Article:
BTO's impartial and objective approach has proven to be crucial in undertaking research on predators and predation, some of which can be controversial. Our research has involved analyses of long-term data to study potential impacts of predation, drivers of predator population dynamics, and research to understand the consequences of different solutions to managing predators, much of which has involved working collaboratively with a wide range of stakeholders.
BTO and COVID-19
BTO statement on participating in surveys during the Coronavirus pandemic (UPDATED- 13.11.2020).
Pick up a birding book bargain
A suite of BTO publications are on offer in our store, with some substantial savings to be had.
Tracking Short-eared Owls: Notes from the field
Why would anyone choose to spend a winter’s night out on a cold Orkney moor? Ben Darvill gives an insight into the dedication of Short-eared Owl fieldworkers, and their amazing discoveries.
What effect might annual releases of non-native gamebirds be having on native biodiversity?
Henrietta Pringle reveals the work behind a recent paper on gamebirds and predation
General licences and BTO
Andy Clements, BTO Chief Executive, sets out BTO’s position regarding the current debate about wildlife licensing.
Investigating wader breeding productivity in the East Cairngorms Moorland Partnership Area using collaborative methods
Breeding wader populations have declined significantly in recent decades in the UK. During this time, areas of moorland managed for grouse shooting and adjacent areas of rough pasture have been...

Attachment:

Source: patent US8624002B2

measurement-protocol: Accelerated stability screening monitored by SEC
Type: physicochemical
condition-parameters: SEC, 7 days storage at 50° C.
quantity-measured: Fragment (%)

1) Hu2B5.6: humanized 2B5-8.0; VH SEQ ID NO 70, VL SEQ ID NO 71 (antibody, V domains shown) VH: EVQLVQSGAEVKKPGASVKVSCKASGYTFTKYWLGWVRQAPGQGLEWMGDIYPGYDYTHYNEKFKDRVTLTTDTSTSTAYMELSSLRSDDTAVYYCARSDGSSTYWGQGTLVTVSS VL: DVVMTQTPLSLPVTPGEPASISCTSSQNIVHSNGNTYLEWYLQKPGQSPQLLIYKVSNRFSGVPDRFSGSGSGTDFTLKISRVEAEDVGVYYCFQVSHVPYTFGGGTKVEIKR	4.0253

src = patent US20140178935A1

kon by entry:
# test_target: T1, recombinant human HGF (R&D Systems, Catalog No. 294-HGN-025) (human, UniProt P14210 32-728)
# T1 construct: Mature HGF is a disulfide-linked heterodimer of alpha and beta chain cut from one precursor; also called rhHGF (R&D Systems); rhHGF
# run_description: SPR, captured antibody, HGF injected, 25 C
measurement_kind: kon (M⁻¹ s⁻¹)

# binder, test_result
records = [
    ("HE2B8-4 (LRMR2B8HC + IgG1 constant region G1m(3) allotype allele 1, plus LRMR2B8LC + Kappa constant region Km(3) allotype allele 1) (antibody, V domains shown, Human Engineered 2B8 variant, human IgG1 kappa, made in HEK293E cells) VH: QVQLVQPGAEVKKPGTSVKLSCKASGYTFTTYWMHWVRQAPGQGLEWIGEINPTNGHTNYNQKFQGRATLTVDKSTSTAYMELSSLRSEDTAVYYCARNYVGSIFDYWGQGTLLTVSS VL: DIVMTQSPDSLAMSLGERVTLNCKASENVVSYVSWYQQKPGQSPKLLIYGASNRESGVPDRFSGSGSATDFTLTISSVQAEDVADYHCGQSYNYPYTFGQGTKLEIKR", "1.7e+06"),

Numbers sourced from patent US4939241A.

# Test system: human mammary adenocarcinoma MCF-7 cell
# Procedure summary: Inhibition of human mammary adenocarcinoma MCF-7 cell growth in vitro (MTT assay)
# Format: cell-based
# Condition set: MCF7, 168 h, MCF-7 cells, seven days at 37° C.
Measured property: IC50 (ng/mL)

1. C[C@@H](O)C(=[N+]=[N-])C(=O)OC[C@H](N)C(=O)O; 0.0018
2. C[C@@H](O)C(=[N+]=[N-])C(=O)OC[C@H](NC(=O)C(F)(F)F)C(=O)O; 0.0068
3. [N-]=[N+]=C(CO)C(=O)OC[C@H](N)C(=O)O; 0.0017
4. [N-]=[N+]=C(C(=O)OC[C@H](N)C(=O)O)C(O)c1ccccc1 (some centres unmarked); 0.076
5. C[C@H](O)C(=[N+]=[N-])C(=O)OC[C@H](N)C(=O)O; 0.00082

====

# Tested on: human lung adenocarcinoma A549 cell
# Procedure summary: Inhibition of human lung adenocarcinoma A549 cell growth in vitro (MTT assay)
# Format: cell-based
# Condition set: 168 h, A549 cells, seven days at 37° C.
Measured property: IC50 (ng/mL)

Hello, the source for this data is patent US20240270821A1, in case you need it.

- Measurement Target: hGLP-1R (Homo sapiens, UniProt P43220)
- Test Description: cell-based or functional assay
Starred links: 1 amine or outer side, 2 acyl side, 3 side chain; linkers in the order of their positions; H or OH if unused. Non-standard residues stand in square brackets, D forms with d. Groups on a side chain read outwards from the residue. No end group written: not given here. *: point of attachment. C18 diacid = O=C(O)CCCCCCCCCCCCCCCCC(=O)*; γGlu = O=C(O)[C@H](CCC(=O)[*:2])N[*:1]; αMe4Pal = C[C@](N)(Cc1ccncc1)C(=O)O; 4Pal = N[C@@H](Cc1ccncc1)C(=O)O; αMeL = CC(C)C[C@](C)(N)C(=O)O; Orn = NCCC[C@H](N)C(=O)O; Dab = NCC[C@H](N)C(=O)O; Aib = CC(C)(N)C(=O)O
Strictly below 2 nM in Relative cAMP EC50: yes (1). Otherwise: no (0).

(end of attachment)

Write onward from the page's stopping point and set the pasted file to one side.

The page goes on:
How birdwatchers can tell us about declining mammals
The UK’s mammals present particular challenges for monitoring; they live in a wide variety of habitats, vary enormously in size and can be very difficult to see, but as this paper shows,...
Monitoring Breeding Waders in Wensleydale: trialling surveys carried out by farmers and gamekeepers
Continuing influences of introduced hedgehogs Erinaceus europaeus as a predator of wader (Charadrii) eggs four decades after their release on the Outer Hebrides, Scotland
Non-native predators can cause major declines or even localised extinctions in prey populations across the globe, especially on islands. The removal of non-native predators can, therefore, be a...
Mark is responsible for developing and undertaking research projects in Scotland, and is leading research on several projects involving raptors and upland birds.
Amy works on behalf of the Scottish Raptor Monitoring Scheme (SRMS). The SRMS is a partnership of eight organisations, each of which plays a key role in Scottish ornithology, notably with expertise in undertaking and reporting on scientifically rigorous monitoring of birds of prey. She is hosted by BTO Scotland. Amy works on behalf of the Scottish Raptor Monitoring Scheme (SRMS) http://raptormonitoring.org